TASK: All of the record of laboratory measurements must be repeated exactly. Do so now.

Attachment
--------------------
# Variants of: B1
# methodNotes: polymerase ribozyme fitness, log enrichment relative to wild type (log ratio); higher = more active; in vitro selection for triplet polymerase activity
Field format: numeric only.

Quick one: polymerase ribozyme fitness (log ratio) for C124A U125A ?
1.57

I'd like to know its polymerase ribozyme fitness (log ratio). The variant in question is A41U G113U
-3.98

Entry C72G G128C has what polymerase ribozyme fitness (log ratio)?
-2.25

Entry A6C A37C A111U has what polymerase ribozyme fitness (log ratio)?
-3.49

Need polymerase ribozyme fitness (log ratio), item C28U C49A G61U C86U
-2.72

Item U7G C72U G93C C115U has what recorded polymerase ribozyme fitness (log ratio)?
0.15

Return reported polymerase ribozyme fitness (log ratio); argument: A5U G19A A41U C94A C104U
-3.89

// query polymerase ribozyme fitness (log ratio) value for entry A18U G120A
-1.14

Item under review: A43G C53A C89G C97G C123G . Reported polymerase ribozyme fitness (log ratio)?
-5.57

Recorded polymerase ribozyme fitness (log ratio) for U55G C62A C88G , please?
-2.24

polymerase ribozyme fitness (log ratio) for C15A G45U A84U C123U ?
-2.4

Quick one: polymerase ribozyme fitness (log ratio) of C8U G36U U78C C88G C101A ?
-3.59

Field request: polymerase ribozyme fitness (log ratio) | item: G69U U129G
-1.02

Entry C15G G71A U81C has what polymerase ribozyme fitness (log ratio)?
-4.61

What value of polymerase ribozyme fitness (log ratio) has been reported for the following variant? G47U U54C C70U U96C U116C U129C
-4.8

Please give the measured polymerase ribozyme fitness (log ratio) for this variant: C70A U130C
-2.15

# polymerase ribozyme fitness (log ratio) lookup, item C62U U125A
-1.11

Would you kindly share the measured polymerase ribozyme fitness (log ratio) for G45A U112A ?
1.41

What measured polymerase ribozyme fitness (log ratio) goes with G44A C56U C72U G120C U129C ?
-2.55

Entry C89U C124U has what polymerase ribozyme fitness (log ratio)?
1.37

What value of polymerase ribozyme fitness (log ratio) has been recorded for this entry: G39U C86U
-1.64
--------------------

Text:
# Variants of: B1
# methodNotes: polymerase ribozyme fitness, log enrichment relative to wild type (log ratio); higher = more active; in vitro selection for triplet polymerase activity
Field format: numeric only.

Quick one: polymerase ribozyme fitness (log ratio) for C124A U125A ?
1.57

I'd like to know its polymerase ribozyme fitness (log ratio). The variant in question is A41U G113U
-3.98

Entry C72G G128C has what polymerase ribozyme fitness (log ratio)?
-2.25

Entry A6C A37C A111U has what polymerase ribozyme fitness (log ratio)?
-3.49

Need polymerase ribozyme fitness (log ratio), item C28U C49A G61U C86U
-2.72

Item U7G C72U G93C C115U has what recorded polymerase ribozyme fitness (log ratio)?
0.15

Return reported polymerase ribozyme fitness (log ratio); argument: A5U G19A A41U C94A C104U
-3.89

// query polymerase ribozyme fitness (log ratio) value for entry A18U G120A
-1.14

Item under review: A43G C53A C89G C97G C123G . Reported polymerase ribozyme fitness (log ratio)?
-5.57

Recorded polymerase ribozyme fitness (log ratio) for U55G C62A C88G , please?
-2.24

polymerase ribozyme fitness (log ratio) for C15A G45U A84U C123U ?
-2.4

Quick one: polymerase ribozyme fitness (log ratio) of C8U G36U U78C C88G C101A ?
-3.59

Field request: polymerase ribozyme fitness (log ratio) | item: G69U U129G
-1.02

Entry C15G G71A U81C has what polymerase ribozyme fitness (log ratio)?
-4.61

What value of polymerase ribozyme fitness (log ratio) has been reported for the following variant? G47U U54C C70U U96C U116C U129C
-4.8

Please give the measured polymerase ribozyme fitness (log ratio) for this variant: C70A U130C
-2.15

# polymerase ribozyme fitness (log ratio) lookup, item C62U U125A
-1.11

Would you kindly share the measured polymerase ribozyme fitness (log ratio) for G45A U112A ?
1.41

What measured polymerase ribozyme fitness (log ratio) goes with G44A C56U C72U G120C U129C ?
-2.55

Entry C89U C124U has what polymerase ribozyme fitness (log ratio)?
1.37

What value of polymerase ribozyme fitness (log ratio) has been recorded for this entry: G39U C86U
-1.64